The megachurch Calvary Church in south Charlotte is promising changes after settling a lawsuit involving children who have special needs.
The children’s families dismissed the lawsuit against Calvary Wednesday.
Five families claim Calvary Church denied their children care, kicking them out of the school because of their disabilities, including diabetes and ADHD.
After more than two years of fighting Charlotte’s megachurch in court, attorneys for those families said they reached a settlement with the church.
“One thing that was unique about this case is, it dealt with what rights do children with disabilities have in a private church setting,” attorney Josh Van Kampen said.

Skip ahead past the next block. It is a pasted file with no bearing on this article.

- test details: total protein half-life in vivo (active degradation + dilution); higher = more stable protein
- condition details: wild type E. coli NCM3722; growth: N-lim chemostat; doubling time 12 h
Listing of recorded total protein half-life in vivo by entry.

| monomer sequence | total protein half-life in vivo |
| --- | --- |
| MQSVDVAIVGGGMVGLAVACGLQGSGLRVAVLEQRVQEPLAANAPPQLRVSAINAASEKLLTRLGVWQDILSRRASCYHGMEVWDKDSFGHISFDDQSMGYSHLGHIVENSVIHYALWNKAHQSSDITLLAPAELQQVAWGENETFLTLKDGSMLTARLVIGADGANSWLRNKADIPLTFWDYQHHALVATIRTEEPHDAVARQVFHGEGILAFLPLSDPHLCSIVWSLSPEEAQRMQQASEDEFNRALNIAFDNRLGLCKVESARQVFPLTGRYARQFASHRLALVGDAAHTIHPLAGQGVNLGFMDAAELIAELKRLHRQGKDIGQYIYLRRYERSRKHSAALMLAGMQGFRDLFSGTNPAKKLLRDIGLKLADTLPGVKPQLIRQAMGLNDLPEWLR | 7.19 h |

On Wednesday, both sides released a joint statement.
In it, Calvary Church denies the families’ accusations but “acknowledges the importance of continually improving policies to better serve children with disabilities.”
Calvary Church has agreed to hire a registered nurse and have training for staff, and allow occupational therapists and other medical professionals access to the classroom.
Van Kampen called the case one of the hardest his firm has handled and said he hopes it sets a precedent.
“There is certainly a hope there are lessons learned from other church and religious education providers to understand that disabled children have rights,” Van Kampen said.
Attorneys wouldn’t say if the families received money from Calvary Church as part of the settlement.
The joint statement says the changes the church is making are part of the overall settlement.
Channel 9 learned there were 10 witness families who had similar allegations, but they could not join the lawsuit because of the three-year statute of limitations.